Construction sites litter almost every district of Downtown Los Angeles, as Oceanwide Plaza’s towers rise in South Park and Suncal plans its $2 billion 6AM development in the Arts District, which would contain 1,305 condos.
If all proposed and under construction projects are completed, 29,383 new units will hit the market, according to a first quarter market report released by the Downtown Center Business Improvement District (DCBID) on Wednesday.
The DCBID defines Downtown L.A. as the area bounded by the 110, 101 and 10 freeways and the L.A. River. The BID includes Chinatown, City West and Exposition Park in its parameters, which sit outside of DTLA proper.
Experts are concerned that demand in greater DTLA will not meet supply. Given that the vast majority of units in the pipeline fall in the luxury category, they worry an oversupply of expensive apartments is imminent. These fears are causing some lenders to be cautious about financing downtown construction projects, experts told The Real Deal in April.
“It is obvious and apparent from all the projects in the pipeline that there will be some period of oversupply,” said Mike Condon Jr. of Cushman & Wakefield. “But, at the same time, investors shouldn’t take a ‘the sky is falling’ approach to these temporary numbers.”
Condo prices averaged $650 a square foot in the first quarter, up 2.8 percent year-over-year from $632.
Apartment asking rents rose to $2.80 a square foot a month, up 3.3 percent year-over-year from $2.71, according to the DCBID.
Trumark Urban’s TEN50, which opened in February, was the first condominium tower to begin selling units since the recession. But there are a lot more on the way. There are 2,770 condo units under construction, according to DCBID’s report. Some of the projects under construction are sizable. Oceanwide would bring in 504 condos, and Metropolis would bring in 1,310.
Meanwhile, the number of rental units continues to skyrocket. Developers proposed 3,200 market rate and 350 affordable units in the first quarter alone.
While demand for housing in Los Angeles at large is expected to remain high, many DTLA developers are currently offering several concessions such as a free month of rent, said Rob McRitchie of JLL.
“The units will be absorbed, but the question is when and at how much,” McRitchie said. “I think [concessions] is a short-term trend. A lot of [developers] do it to get their buildings leased so they can stabilize the asset and sell it – not just because of a market slowdown. But usually, [concessions] is a leading indicator.”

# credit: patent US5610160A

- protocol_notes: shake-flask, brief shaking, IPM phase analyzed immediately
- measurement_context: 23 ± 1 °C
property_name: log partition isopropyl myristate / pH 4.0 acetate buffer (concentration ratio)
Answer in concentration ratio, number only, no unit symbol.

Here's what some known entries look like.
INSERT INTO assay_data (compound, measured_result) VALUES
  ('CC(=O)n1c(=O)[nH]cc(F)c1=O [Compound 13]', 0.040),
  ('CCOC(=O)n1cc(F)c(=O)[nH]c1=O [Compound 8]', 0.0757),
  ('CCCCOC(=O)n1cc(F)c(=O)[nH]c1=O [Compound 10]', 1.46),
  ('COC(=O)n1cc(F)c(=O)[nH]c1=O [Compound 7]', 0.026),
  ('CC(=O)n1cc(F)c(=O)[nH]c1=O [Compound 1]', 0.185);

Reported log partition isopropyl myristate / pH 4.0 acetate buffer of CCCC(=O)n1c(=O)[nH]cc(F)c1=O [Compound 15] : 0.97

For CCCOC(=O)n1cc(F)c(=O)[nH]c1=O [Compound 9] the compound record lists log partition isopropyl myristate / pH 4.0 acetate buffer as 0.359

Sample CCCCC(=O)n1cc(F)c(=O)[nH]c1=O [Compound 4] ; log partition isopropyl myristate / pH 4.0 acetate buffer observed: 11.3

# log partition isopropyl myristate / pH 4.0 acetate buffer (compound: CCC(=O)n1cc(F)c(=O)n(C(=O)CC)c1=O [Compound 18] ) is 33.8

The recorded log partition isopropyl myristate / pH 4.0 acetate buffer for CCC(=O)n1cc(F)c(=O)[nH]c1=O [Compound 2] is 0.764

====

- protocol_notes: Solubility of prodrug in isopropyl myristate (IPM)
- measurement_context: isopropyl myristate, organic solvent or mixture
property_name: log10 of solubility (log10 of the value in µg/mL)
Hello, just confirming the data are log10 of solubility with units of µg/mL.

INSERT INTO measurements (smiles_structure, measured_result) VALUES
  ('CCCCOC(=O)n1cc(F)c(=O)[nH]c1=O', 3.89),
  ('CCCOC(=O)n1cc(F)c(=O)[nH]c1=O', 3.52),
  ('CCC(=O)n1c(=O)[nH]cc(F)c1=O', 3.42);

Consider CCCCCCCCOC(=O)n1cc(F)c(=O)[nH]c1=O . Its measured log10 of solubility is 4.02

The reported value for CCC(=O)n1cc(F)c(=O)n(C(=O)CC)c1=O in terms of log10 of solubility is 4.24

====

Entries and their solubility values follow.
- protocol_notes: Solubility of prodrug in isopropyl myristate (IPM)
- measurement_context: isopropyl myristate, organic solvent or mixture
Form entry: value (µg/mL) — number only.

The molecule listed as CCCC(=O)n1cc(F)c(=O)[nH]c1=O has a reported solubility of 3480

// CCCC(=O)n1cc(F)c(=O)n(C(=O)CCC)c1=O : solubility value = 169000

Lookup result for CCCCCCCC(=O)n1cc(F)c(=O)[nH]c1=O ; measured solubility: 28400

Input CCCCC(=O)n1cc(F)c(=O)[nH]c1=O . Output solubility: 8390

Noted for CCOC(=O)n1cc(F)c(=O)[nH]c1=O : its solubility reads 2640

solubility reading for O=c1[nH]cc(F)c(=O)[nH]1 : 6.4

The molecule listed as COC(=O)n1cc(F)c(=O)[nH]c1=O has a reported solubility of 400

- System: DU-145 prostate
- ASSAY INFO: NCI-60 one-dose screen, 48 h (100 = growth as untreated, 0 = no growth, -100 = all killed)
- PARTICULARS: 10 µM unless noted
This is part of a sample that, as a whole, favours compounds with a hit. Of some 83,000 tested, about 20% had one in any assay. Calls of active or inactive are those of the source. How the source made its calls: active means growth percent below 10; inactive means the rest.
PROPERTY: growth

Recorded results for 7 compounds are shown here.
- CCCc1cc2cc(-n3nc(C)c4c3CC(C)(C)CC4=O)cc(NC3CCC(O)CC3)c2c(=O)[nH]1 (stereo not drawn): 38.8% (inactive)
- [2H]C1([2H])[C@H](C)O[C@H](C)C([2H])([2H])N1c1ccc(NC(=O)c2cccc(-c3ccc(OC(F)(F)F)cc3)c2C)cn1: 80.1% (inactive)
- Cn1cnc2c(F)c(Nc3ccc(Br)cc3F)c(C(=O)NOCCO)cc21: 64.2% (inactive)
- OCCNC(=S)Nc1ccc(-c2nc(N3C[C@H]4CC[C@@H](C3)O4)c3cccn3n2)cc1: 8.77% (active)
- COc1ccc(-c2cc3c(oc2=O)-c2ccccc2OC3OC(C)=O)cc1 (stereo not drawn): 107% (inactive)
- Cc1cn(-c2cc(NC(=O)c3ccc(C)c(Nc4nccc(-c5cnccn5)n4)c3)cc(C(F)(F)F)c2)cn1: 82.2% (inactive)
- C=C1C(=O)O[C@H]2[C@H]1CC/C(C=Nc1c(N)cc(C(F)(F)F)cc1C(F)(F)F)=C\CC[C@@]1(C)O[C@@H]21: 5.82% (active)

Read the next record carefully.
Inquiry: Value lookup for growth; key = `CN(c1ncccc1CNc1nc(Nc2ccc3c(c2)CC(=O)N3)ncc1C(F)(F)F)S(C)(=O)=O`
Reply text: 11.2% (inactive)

“Developers are saying, ‘let’s slow walk this [and] understand the absorption in the market before we double down on another project,’” McRitchie added. “But I think long term values are pretty rosy.”
Just like the hordes of residential units, a glut of office space will also hit downtown.
An estimated 3.2 million square feet of office space is currently under construction, and an additional 2.8 million was proposed in the first quarter, according to DCBID.
Meanwhile, the office market saw less absorption than it did in the previous quarter. It saw 36,566 square feet of positive net absorption, down from 140,067 square feet in the first quarter of 2016, according the DCBID’s report.
Erik Kenas of Cushman & Wakefield said net absorption has showed signs of flattening but is still positive, according to the firm’s independent research.
“Vacancy rates Downtown will rise slightly as key office products deliver throughout the year,” Kenas said.
Vacancy rates have traditionally held between the mid-high teens and low to mid-twenties for the CBD (Financial District/ Bunker Hill), he said.
The office market across Downtown saw vacancy drop to 16.5 percent in the first quarter, compared to 17.2 percent in first quarter of 2016, thanks to new leases signed by firms such as LA Health Care Plan, Analysis Group and U.S. Census Bureau, according to the DCBID.
Class A office rent climbed to $3.40 a square foot, compared to $3.22 in Q1 of 2016. Overall rents were $3.33, up from $3.20 in the same period last year.
Vacancy rate was up slightly to 4.6 percent in the first quarter, compared to 4.3 percent the same quarter last year. The increased vacancy did not slow the rise of asking rents, however. They crept up to $2.63 a square foot in the quarter from $2.54, according to the report.
Downtown saw 109,342 square feet of retail net absorption, up from a negative net absorption of 55,737 square feet in the first quarter of 2016.
Boosting the retail offerings in Downtown has been an ongoing struggle for the area – take Ratkovich’s the Bloc, a 1.8-million-square-foot mixed-use development that has seen previously announced tenants drop out amid construction delays and broker change-ups.
But some, such as DCBID CEO Carol Schatz, point to the addition of new hip tenants such as Blu Jam Café and Kai Japanese Roots as signs of improvement.
“The DTLA retail market has matured significantly,” she said.